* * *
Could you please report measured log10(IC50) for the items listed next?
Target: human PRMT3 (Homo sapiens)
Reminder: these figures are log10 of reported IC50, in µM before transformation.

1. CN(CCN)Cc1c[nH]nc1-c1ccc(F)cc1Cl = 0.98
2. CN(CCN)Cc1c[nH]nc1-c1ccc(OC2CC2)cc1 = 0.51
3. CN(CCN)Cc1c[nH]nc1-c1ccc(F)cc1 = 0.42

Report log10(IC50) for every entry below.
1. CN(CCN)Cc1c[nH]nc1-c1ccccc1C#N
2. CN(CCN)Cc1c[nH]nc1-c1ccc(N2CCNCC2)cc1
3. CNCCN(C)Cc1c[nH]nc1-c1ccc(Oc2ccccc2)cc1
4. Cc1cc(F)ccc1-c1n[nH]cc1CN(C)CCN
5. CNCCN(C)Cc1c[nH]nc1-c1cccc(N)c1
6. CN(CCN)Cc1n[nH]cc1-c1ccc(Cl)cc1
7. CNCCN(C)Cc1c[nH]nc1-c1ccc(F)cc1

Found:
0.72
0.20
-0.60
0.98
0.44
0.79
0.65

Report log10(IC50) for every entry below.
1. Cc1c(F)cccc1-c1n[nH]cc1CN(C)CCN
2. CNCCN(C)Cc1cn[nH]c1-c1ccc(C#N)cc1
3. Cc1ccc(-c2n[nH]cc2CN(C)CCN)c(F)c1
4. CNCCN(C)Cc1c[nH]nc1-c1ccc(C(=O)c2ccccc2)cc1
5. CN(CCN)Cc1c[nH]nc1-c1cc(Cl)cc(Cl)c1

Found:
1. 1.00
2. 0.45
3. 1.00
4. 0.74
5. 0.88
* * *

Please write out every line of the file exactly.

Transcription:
Could you please report measured log10(IC50) for the items listed next?
Target: human PRMT3 (Homo sapiens)
Reminder: these figures are log10 of reported IC50, in µM before transformation.

1. CN(CCN)Cc1c[nH]nc1-c1ccc(F)cc1Cl = 0.98
2. CN(CCN)Cc1c[nH]nc1-c1ccc(OC2CC2)cc1 = 0.51
3. CN(CCN)Cc1c[nH]nc1-c1ccc(F)cc1 = 0.42

Report log10(IC50) for every entry below.
1. CN(CCN)Cc1c[nH]nc1-c1ccccc1C#N
2. CN(CCN)Cc1c[nH]nc1-c1ccc(N2CCNCC2)cc1
3. CNCCN(C)Cc1c[nH]nc1-c1ccc(Oc2ccccc2)cc1
4. Cc1cc(F)ccc1-c1n[nH]cc1CN(C)CCN
5. CNCCN(C)Cc1c[nH]nc1-c1cccc(N)c1
6. CN(CCN)Cc1n[nH]cc1-c1ccc(Cl)cc1
7. CNCCN(C)Cc1c[nH]nc1-c1ccc(F)cc1

Found:
0.72
0.20
-0.60
0.98
0.44
0.79
0.65

Report log10(IC50) for every entry below.
1. Cc1c(F)cccc1-c1n[nH]cc1CN(C)CCN
2. CNCCN(C)Cc1cn[nH]c1-c1ccc(C#N)cc1
3. Cc1ccc(-c2n[nH]cc2CN(C)CCN)c(F)c1
4. CNCCN(C)Cc1c[nH]nc1-c1ccc(C(=O)c2ccccc2)cc1
5. CN(CCN)Cc1c[nH]nc1-c1cc(Cl)cc(Cl)c1

Found:
1. 1.00
2. 0.45
3. 1.00
4. 0.74
5. 0.88